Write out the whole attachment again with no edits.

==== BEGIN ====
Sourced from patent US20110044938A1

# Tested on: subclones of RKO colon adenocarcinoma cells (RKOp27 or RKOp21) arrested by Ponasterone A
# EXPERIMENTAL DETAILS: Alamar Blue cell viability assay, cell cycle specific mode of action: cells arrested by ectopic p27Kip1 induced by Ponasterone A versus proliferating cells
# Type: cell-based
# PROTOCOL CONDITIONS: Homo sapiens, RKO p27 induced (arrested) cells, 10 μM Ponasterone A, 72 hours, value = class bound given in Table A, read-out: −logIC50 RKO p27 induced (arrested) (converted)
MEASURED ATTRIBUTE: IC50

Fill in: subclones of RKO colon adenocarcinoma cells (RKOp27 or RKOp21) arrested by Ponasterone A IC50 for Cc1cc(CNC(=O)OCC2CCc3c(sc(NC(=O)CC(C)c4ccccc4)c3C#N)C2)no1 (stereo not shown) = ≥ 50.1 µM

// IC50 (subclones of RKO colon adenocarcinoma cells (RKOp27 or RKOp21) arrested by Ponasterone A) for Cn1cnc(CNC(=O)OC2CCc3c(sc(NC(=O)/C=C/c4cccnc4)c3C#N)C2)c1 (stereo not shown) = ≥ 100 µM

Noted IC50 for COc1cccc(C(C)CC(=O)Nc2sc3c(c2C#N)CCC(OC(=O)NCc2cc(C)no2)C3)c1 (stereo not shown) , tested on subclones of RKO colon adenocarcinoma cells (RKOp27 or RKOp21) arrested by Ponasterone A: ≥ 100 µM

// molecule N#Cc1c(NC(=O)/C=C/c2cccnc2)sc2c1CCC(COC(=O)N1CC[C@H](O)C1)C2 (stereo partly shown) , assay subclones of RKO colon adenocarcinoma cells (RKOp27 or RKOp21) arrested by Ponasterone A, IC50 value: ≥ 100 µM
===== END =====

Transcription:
Sourced from patent US20110044938A1

# Tested on: subclones of RKO colon adenocarcinoma cells (RKOp27 or RKOp21) arrested by Ponasterone A
# EXPERIMENTAL DETAILS: Alamar Blue cell viability assay, cell cycle specific mode of action: cells arrested by ectopic p27Kip1 induced by Ponasterone A versus proliferating cells
# Type: cell-based
# PROTOCOL CONDITIONS: Homo sapiens, RKO p27 induced (arrested) cells, 10 μM Ponasterone A, 72 hours, value = class bound given in Table A, read-out: −logIC50 RKO p27 induced (arrested) (converted)
MEASURED ATTRIBUTE: IC50

Fill in: subclones of RKO colon adenocarcinoma cells (RKOp27 or RKOp21) arrested by Ponasterone A IC50 for Cc1cc(CNC(=O)OCC2CCc3c(sc(NC(=O)CC(C)c4ccccc4)c3C#N)C2)no1 (stereo not shown) = ≥ 50.1 µM

// IC50 (subclones of RKO colon adenocarcinoma cells (RKOp27 or RKOp21) arrested by Ponasterone A) for Cn1cnc(CNC(=O)OC2CCc3c(sc(NC(=O)/C=C/c4cccnc4)c3C#N)C2)c1 (stereo not shown) = ≥ 100 µM

Noted IC50 for COc1cccc(C(C)CC(=O)Nc2sc3c(c2C#N)CCC(OC(=O)NCc2cc(C)no2)C3)c1 (stereo not shown) , tested on subclones of RKO colon adenocarcinoma cells (RKOp27 or RKOp21) arrested by Ponasterone A: ≥ 100 µM

// molecule N#Cc1c(NC(=O)/C=C/c2cccnc2)sc2c1CCC(COC(=O)N1CC[C@H](O)C1)C2 (stereo partly shown) , assay subclones of RKO colon adenocarcinoma cells (RKOp27 or RKOp21) arrested by Ponasterone A, IC50 value: ≥ 100 µM